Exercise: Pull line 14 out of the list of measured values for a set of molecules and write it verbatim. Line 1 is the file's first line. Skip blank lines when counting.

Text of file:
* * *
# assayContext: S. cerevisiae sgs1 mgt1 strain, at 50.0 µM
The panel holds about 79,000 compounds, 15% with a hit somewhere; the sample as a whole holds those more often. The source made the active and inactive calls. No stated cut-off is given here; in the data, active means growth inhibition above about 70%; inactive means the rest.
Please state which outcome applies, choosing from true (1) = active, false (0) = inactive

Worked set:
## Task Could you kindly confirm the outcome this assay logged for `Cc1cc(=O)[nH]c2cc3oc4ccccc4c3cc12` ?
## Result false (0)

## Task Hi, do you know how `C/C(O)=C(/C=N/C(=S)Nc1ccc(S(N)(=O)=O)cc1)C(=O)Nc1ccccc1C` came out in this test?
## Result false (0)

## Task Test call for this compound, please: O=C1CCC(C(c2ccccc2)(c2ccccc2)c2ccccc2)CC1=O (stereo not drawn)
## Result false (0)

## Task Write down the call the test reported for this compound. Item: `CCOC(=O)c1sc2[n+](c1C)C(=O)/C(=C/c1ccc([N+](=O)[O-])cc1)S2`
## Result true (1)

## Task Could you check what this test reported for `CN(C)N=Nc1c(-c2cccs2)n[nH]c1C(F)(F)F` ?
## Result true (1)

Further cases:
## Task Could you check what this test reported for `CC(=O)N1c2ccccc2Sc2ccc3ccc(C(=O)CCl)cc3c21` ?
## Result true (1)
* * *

## Result true (1)